The Dementia Map Global Resource Directory helps families in similar situations to the one La Bey found herself in nearly 40 years ago.

“We created DementiaMap.com to help families and those seeking resources, a direct connection to products and service providers. We wanted to do that in a non-threatening fashion,” Wiederrich said.

By going on to create what Wiederrich described as a “simple, direct, and friendly website, both families and professionals can utilize one tool to expand their knowledge base and options for care which are so badly needed.”

Accessing the Dementia Map and searching for resources is free. However, there are three membership plans that companies and individuals can select for additional exposure and features. The Starter Plan is free, while the Pro and Featured Plans are paid options. You can visit the site to learn which of the plans is most conducive to your specific needs.

The Dementia Map is a fantastic resource at your fingertips during the holidays and throughout months and years ahead. If you’re feeling isolated or at a loss, the resource is there, and that’s certainly worth a happy dance, even a Christmas Waltz.

Merry Christmas! Happy Hanukkah!

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Note: Alzheimer’s News Today is strictly a news and information website about the disease. It does not provide medical advice, diagnosis, or treatment. This content is not intended to be a substitute for professional medical advice, diagnosis, or treatment. Always seek the advice of your physician or other qualified health provider with any questions you may have regarding a medical condition. Never disregard professional medical advice or delay in seeking it because of something you have read on this website. The opinions expressed in this column are not those of Alzheimer’s News Today or its parent company, BioNews, and are intended to spark discussion about issues pertaining to Alzheimer’s disease.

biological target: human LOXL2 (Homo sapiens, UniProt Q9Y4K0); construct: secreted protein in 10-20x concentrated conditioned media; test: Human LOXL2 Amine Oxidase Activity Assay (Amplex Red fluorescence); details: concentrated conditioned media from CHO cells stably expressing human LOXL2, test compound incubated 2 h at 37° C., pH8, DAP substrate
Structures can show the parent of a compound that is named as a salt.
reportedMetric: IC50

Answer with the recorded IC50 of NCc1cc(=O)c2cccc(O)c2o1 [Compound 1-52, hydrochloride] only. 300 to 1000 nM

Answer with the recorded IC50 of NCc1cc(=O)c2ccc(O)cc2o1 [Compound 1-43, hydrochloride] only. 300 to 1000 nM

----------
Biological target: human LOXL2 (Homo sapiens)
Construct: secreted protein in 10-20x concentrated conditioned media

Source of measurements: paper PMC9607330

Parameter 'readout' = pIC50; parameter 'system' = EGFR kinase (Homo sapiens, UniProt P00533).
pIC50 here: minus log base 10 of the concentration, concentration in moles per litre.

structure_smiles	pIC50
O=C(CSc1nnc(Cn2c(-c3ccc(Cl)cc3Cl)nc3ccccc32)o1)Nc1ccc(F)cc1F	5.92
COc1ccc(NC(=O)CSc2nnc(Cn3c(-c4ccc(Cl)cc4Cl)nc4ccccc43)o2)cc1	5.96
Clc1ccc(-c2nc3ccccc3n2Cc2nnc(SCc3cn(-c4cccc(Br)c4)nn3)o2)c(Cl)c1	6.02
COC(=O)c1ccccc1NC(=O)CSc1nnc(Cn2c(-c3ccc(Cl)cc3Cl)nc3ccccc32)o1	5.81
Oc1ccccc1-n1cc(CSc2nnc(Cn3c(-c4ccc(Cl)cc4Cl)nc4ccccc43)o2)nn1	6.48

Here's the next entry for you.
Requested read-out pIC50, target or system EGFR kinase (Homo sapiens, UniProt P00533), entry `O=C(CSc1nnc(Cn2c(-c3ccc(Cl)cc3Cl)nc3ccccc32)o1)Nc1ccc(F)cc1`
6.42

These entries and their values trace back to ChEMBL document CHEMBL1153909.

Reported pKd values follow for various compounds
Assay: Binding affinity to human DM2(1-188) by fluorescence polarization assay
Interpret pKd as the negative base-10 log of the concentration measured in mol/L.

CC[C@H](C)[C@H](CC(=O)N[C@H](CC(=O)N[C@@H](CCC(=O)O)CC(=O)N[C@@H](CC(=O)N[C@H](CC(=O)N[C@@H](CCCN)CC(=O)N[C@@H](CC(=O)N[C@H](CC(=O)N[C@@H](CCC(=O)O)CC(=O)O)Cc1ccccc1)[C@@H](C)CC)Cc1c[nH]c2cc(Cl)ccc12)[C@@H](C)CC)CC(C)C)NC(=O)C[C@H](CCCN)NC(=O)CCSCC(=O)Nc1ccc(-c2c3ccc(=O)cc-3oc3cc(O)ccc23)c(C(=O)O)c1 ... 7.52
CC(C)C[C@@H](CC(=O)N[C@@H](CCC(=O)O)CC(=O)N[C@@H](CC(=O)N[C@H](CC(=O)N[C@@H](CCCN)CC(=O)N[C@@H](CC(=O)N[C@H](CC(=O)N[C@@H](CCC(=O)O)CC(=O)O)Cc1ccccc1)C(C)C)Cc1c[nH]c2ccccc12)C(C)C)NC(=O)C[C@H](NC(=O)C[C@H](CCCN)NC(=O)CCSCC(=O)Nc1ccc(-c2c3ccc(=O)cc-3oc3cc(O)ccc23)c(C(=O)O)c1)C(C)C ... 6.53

As a former caregiver to an elderly parent who had Alzheimer’s disease, Florida-based Ray counts it a privilege to write columns discussing the day-to-day challenges associated with the onslaught of memory loss. Fighting a relentless foe, caregivers find themselves in the deep trenches, right alongside their loved ones. Her goal is to assist the caregiver on their journey by encouraging them to keep trudging through the mire of uncertainty. “I will be your harbinger of better days to come, so that you’ll know it’s possible to make it through the dark hours, and that even a difficult journey through Alzheimer’s disease can be punctuated with optimism. May you find joy on your journey.”
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As a former caregiver to an elderly parent who had Alzheimer’s disease, Florida-based Ray counts it a privilege to write columns discussing the day-to-day challenges associated with the onslaught of memory loss. Fighting a relentless foe, caregivers find themselves in the deep trenches, right alongside their loved ones. Her goal is to assist the caregiver on their journey by encouraging them to keep trudging through the mire of uncertainty. “I will be your harbinger of better days to come, so that you’ll know it’s possible to make it through the dark hours, and that even a difficult journey through Alzheimer’s disease can be punctuated with optimism. May you find joy on your journey.”